A chief information security officer’s success rides on how they address a few crucial issues, like when to stop an IT project in the name of cybersecurity and whether the staff they hire is accountable and trustworthy.
All leaders face hard decisions. Whether you are a team lead, first-time supervisor or junior department director, those decisions follow you for years and will eventually define your legacy. As a leader’s scope of duties, number of staff and overall authority grow, the impact of those decisions becomes even greater.
The list is long: Which technology or vendor is the best fit? What can motivate that staff member? Is it time to try something different? Do you keep pushing your team harder or give them a break? And so on.
Nevertheless, there are three topics security chiefs face that are especially important because of their role. While other technology and business heads also face these career challenges, these three decisions often determine whether someone succeeds or fails as a security leader.
Back in 2004 I almost got fired when I insisted that we could not put Wi-Fi in our government conference rooms. I said, “We just can’t do it. Not secure. Bad idea. I’m vetoing the project!”
My boss was then-state CIO Teri Takai*, who later went on to become CIO of California and of the Department of Defense. She said, “Dan, if that’s your answer, you can’t be the CISO in Michigan.”
Teri went on: “I’ve been to Dow, Ford, Chrysler and GM, and they all have Wi-Fi in their conference rooms. So you need to figure out what they know that you don’t know, and then come back and tell me how we’re going to implement Wi-Fi securely. I’m giving you one week.”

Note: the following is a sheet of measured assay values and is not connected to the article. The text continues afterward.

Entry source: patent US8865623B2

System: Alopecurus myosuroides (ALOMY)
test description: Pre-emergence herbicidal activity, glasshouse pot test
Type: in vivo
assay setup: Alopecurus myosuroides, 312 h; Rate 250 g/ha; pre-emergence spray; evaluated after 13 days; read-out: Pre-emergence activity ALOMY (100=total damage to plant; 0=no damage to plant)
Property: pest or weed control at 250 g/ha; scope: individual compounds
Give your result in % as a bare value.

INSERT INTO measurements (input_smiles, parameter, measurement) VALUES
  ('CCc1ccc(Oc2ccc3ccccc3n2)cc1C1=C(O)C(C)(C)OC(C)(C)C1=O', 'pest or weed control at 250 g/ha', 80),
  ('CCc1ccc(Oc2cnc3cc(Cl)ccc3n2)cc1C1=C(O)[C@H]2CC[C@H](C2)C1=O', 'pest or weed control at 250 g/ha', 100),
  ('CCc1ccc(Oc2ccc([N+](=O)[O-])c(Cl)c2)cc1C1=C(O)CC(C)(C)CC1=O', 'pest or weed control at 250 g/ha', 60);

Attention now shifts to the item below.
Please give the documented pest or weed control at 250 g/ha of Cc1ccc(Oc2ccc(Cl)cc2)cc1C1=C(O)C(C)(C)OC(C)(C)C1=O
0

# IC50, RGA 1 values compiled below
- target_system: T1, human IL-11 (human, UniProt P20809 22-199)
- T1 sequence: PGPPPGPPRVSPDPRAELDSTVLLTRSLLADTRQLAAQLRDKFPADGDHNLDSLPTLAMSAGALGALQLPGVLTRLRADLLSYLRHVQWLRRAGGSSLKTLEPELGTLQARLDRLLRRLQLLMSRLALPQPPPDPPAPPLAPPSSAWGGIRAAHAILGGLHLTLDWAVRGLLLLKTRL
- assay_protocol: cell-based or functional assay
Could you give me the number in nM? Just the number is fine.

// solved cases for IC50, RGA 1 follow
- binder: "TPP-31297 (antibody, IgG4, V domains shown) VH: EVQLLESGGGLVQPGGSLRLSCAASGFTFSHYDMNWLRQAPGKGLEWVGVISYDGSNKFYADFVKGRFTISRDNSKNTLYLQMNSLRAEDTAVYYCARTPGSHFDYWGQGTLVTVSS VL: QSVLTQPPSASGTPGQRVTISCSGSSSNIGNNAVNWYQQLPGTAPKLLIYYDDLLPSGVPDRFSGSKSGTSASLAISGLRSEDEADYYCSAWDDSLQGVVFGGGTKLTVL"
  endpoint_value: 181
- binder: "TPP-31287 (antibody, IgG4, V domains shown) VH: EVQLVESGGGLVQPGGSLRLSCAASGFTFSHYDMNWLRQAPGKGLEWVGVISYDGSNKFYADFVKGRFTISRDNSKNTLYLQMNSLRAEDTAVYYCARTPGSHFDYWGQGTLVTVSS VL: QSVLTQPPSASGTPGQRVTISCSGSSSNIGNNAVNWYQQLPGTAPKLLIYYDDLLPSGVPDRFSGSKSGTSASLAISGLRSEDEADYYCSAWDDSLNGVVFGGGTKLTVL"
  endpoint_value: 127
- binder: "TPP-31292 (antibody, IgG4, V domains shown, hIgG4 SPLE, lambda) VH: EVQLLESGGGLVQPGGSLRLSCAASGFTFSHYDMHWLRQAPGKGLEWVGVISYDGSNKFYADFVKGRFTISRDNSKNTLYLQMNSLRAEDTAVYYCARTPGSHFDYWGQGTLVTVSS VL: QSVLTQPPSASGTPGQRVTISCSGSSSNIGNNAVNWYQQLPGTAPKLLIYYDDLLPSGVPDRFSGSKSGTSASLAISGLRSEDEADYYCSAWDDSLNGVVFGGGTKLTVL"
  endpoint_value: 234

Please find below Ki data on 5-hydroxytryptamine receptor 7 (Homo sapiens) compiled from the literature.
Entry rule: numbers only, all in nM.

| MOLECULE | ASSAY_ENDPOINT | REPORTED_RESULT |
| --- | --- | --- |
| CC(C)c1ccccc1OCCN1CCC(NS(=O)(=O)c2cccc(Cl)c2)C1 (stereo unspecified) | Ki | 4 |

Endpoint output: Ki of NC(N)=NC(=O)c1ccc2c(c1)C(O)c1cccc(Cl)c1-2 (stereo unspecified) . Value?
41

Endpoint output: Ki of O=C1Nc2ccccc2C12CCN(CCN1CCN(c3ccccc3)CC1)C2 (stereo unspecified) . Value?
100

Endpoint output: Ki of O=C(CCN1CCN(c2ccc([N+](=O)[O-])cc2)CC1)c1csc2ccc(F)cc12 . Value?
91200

That meeting started a transformation in my security career. I began to rethink my role, my team’s mission and how we were being perceived. I refocused my tactical and strategic initiatives to become an enabler of innovation — with the “right” level of security. We went on to win awards for secure Wi-Fi deployments in government a few years later.
And there was a larger lesson. I now constantly ask myself: Am I bringing the organization problems or workable solutions? Lesson 1: Be careful with security veto power. Think innovatively about offering alternative cyberanswers.
In 2012, Utah state government made national headlines when a data breach exposed the Social Security numbers of about 280,000 Medicaid recipients. Top government leaders were fired, but the root cause was not poor technology — it was the negligent use of a default password by a network contractor. Lesson 2: Processes and people are the cause of more cyberproblems than poor technology. Getting to the root cause after an incident and mitigating ongoing risk is an imperative.
Do customers trust and respect both you and your cyberteam? More specifically, do you also verify staff trustworthiness?
The insider threat remains a nebulous issue for cyberleaders. While most insider threats are unintended errors, like staff clicking on a malicious email link, most CISOs at least occasionally stay awake at night worrying that a deeper problem lies within the team.
Beyond background checks, suspicions of unethical behavior by staff, peers or executive leadership will undermine future effectiveness and the ability to accomplish security goals. Cyberpros are the protectors of the crown jewels, including data and much more. Personal integrity is paramount.
Lesson 3: Build trust and integrity into every security team relationship and process. I’d rather hire a good security pro who has a great attitude, is trustworthy and is accountable than a great cybersecurity expert whom I don’t trust.